The family of a 41-year-old patient who died in January at the Ronald Reagan UCLA Medical Center is suing the company responsible for making the duodenoscope that caused the deadly infection. The family has filed a wrongful death lawsuit against Olympus Corp. in Los Angeles County Superior Court. According to the lawsuit, the patient was exposed to a contaminated Olympus duodenoscope during multiple operations at the end of last year, and as a result “suffered significant injury and died.” The lawsuit additionally accuses Olympus of negligently and fraudulently marketing the defective duodenoscope in an attempt “to maximize sales and profits at the expense of the health and safety of the public.”
The patient in question was one of two who died at the beginning of the year after being exposed to a contaminated duodenoscope at the UCLA medical center. Duodenoscopes are a type of medical instrument used to diagnose and treat cancer, gallstones, and other digestive system problems. Health officials say that due to the hard-to-clean design of Olympus’s duodenoscopes, highly antibiotic-resistant bacteria called Carbapenem-resistant enterobacteriaceae (CRE) were able to survive inside the device.
Only two weeks after the outbreak at the UCLA medical center, four more patients were found with CRE infections at yet another LA hospital. These patients were similarly exposed during duodenoscope procedures at Cedars-Sinai Medical Center. Health experts again pointed the finger at defectively designed duodenoscopes and lax manufacturer guidelines for how to disinfect them.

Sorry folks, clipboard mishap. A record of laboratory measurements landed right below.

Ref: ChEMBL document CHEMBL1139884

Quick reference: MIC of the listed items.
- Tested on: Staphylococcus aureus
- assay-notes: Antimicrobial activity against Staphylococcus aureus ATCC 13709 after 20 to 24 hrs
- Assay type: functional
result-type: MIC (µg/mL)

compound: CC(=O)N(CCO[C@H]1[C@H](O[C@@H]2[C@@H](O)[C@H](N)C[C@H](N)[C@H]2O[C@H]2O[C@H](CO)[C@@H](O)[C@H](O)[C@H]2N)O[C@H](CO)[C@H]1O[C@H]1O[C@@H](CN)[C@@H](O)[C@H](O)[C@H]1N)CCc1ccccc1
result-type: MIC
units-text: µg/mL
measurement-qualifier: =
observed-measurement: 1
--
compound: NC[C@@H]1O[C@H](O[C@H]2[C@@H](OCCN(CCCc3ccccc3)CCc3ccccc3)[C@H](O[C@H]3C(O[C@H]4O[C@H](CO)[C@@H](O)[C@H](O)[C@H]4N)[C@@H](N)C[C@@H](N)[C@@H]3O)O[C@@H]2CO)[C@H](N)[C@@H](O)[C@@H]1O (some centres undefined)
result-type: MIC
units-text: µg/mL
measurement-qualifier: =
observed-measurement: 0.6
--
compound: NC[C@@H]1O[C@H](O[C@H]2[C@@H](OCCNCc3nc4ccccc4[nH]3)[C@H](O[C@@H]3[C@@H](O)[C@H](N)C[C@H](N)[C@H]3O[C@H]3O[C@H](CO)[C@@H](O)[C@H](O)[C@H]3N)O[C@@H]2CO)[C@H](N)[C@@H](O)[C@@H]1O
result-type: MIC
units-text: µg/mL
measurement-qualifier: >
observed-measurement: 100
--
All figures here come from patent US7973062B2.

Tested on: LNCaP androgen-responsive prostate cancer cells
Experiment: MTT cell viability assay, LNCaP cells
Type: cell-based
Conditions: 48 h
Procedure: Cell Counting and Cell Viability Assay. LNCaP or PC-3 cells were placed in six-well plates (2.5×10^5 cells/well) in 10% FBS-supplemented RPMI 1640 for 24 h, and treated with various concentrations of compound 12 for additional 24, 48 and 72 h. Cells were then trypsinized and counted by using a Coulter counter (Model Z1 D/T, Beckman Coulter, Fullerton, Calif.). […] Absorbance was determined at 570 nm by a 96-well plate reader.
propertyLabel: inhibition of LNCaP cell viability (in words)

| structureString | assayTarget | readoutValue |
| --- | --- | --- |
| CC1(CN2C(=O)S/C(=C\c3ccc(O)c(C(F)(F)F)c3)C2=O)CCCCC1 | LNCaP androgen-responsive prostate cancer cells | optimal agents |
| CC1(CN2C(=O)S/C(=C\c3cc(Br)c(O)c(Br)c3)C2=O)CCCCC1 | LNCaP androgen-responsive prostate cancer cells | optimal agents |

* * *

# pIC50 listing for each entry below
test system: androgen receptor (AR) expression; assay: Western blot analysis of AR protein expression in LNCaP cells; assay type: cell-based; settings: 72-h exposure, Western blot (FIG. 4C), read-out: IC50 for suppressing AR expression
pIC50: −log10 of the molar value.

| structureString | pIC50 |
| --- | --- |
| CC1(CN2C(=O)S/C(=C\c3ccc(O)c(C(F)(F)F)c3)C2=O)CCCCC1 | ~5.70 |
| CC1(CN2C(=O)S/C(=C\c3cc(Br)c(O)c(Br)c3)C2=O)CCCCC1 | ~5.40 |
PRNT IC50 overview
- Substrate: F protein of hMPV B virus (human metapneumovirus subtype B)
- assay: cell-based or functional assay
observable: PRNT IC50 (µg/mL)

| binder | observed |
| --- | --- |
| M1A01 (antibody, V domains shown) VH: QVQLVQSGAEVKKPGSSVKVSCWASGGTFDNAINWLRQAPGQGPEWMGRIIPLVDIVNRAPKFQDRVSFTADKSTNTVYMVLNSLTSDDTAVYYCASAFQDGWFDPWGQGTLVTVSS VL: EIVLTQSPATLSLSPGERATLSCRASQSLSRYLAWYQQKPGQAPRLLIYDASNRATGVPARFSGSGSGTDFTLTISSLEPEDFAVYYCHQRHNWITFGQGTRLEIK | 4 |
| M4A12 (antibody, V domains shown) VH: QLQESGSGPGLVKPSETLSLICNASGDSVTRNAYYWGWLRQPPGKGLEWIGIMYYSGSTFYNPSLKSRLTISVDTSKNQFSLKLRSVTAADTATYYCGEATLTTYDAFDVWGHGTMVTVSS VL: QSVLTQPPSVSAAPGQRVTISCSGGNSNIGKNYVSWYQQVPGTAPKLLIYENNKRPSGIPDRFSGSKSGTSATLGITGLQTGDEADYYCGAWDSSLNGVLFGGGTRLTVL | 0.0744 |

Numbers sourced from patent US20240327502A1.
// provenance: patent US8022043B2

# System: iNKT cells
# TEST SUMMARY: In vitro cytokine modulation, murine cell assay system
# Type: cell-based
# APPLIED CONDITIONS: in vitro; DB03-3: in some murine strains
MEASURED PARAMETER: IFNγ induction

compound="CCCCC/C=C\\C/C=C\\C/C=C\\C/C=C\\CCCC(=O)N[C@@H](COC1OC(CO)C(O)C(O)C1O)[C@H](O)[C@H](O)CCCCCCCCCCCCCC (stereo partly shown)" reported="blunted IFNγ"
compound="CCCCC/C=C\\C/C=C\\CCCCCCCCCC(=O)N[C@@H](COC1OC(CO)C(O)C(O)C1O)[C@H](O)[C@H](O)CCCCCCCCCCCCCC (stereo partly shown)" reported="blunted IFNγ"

In response to these incidents, the FDA announced that it would begin enforcing stricter standards for reusable medical devices like duodenoscopes. The agency is now requesting that manufacturers provide scientific evidence that their products can be safely disinfected.
Incidents of hospital-acquired infections such as these raise concerns about whether hospitals, device-manufacturers, and health care regulators are doing enough to protect the health of patients. Despite evidence of improvement in recent years, hospital-acquired conditions remain an ongoing problem in U.S. health care facilities.
The federal Centers for Disease Control and Prevention have estimated that 1 in 25 hospitalized patients acquire an infection, and roughly 722,000 hospital-acquired infections result in or contribute to 75,000 deaths each year in the United States. Although the federal government has implemented a penalty system to help reduce rates of hospital-acquired conditions, medical experts say more can and should be done.
If you believe you or someone you know acquired an infection after a duodenoscope procedure, contact the experienced attorneys at Lopez McHugh immediately for a free consultation. You may be entitled to compensation through a medical malpractice or product liability lawsuit.